Question about Microsoft Windows XP Home Edition

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XP pc very slow to boot and run

I was performing a back up and the system crashed. System=iwll
P4R533-n P2.4ghz 1066 1gig rdram. Necessary to format C and using an image copied to the 80 gig WD 7400, The macine takes forever. Task manger=systen idle at 00- CPU at 100% There are no apps running and the best I can get is 65-70% system idle process. What ever I open msconfg/control panel ect takes forever. When I run the mouse over to the start button the flash light symbol appears as it looks for the start menu. I tried two HD with the same result removed the pci cards and the same. I am thinking motherboard but it does run. Maby upgrade the board but don't what card to buy????????? LOST

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  • rddesilets Jan 10, 2009
  • rddesilets Jan 10, 2009

    Hi Ken

    Thank you for you time and advise. I am not the type to just let the problem set. This problem was still occurring even after a format of C: re-installation of windows xp pro. The system never was connected to internet after the install. So I decided that the problem was in the Bios and went through every step and what I did not understand googled. After a ton of research and trying many different settings top to bottom. Finally hit it the aperture setting which is how much memory the video card can use was set at 64 with 16 the lowest and 256 the highest. Set this to 256 and like a switch the CPU usage at idle went to 0% and the system Idle process went 99% just the way we like it. The machine is as fast as ever.



  • berniesmith Jan 19, 2009

    XP Pro Running Very Slowly after Acronis Restore

    Hi, ....I saw the "do you have the same problem" link and would like to contribute the following - along with any new feedback from anything I try to resolve it.

    I have just installed a new HDD to replace a flakey one. I used Acronis True Image to clone the old drive content, (MBR, Boot Sector and all) and after some problems getting the new drive recognised by my BIOS, I restored the Image to it and successfully booted into XP. The problem is that after the first couple of background programs load and show in the system tray, everything slows down to snails pace. Although not all such background programs seem to be loading at all, it does reach a point where I can access the Start Menu - however, it takes about 10-20secs to respond to any mouse click. I haven't successfuly opened a program.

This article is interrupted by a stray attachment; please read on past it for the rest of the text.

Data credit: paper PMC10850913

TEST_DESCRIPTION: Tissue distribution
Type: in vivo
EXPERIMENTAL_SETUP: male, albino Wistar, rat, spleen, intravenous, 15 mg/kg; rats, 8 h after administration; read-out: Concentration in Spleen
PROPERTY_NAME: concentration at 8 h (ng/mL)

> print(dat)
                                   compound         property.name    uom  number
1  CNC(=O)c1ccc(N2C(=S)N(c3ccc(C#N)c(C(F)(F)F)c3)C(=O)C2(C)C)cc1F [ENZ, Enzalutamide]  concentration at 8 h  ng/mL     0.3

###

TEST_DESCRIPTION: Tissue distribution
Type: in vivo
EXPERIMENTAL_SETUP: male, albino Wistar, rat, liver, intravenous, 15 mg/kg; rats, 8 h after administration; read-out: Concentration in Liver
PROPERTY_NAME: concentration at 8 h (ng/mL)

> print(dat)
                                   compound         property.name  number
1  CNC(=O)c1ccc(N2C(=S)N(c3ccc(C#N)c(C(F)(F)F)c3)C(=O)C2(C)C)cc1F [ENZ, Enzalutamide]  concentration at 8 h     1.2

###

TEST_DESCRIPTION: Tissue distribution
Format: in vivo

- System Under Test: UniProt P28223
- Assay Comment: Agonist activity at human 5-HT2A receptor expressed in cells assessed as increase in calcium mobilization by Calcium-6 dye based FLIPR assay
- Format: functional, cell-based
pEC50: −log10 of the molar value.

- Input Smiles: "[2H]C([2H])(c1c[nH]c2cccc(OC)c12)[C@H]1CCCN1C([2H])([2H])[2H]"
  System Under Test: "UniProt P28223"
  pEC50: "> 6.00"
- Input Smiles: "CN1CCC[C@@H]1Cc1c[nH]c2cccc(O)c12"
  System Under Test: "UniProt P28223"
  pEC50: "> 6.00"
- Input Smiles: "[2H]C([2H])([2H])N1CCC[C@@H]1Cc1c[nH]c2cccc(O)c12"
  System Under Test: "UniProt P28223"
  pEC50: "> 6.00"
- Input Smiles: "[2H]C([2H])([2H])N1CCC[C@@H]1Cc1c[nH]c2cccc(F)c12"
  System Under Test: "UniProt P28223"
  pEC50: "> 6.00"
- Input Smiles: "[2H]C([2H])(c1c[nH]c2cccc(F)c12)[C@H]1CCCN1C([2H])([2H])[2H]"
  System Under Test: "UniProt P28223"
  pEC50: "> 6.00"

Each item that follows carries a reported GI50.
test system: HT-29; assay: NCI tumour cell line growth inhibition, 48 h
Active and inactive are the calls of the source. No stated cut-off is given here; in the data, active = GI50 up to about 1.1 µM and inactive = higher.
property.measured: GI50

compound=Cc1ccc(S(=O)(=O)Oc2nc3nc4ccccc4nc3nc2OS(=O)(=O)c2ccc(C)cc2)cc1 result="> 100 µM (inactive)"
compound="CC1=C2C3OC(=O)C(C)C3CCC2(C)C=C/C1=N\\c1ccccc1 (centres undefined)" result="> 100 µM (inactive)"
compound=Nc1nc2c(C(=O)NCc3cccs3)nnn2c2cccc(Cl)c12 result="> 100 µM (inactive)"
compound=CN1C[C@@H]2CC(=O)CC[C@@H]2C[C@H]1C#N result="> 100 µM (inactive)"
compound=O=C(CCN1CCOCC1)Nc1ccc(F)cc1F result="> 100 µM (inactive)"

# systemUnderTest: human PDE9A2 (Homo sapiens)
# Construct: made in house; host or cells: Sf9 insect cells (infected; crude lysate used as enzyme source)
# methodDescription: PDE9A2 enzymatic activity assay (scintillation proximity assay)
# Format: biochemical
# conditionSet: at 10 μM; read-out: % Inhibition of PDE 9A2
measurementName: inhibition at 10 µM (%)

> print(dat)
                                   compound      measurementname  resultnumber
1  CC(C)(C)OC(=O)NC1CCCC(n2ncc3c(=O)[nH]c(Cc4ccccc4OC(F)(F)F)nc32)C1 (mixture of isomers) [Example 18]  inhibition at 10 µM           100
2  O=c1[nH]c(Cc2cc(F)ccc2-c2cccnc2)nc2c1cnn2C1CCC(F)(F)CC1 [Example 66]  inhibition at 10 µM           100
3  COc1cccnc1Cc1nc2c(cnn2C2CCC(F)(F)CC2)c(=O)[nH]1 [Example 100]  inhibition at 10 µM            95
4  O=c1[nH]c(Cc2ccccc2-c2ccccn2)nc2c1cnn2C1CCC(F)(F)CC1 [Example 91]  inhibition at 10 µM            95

I've cloned a drive that had no apparent problems beforehand so I'm a bit mystified. I note that Norton 360 isn't getting started, but since it's not using resources I can't see that that's the cause.

    I can open Task Manager, and it shows 30-odd processes going on, but the only one using any CPU resource is "SYSTEM", which is using 99. "System Idle Processes" is using 00. Clearly something is chuntering away leaving no resources for anything else - does anyone have any ideas what it might be? Nothing seems to be occupying excessive RAM.

    Thank in advance for any suggestions.



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I will try to help you out with this.  First, don't be too rash and run out and get a new motherboard, since I think you have a software problem not a hardware one.  I will try to get you to diagnose your system a little, and we can get through this together.
With your system booted up, do a CTRL-Alt-Del.  I know you did this already, but you were looking at something different.  When the task manager comes up, it says no apps are running, but did you look at the processes running?  Click on the "Processes" tab, and then click on the CPU column twice. (First click will sort and put the heaviest running processes on the bottom, second click will put them at the top!).  Now you have a good indication of what your system is working hardest at.  Some viruses/malware etc., will do exactly what you are talking about, including eating all of your CPU time.  If you have a process that is 95% or higher on that list, that is your problem.  If it has a name like "sdfioiuyw" or such garbage, it is probably a virus/worm.  First, highlight the process eating all of the CPU time and then click "End Process".  Once that process ends, your computer should be running normally.
Assuming that the above paragraph went well, the next thing is to try to figure out what caused it.  First I would run one of the available virus scanners, then a malware scanner, and finally an adware scanner.  Following the instructions for each of the above programs, you should be back in business, and happy with a system running pretty fast.
I hope this helps you out!

Posted on Jan 08, 2009


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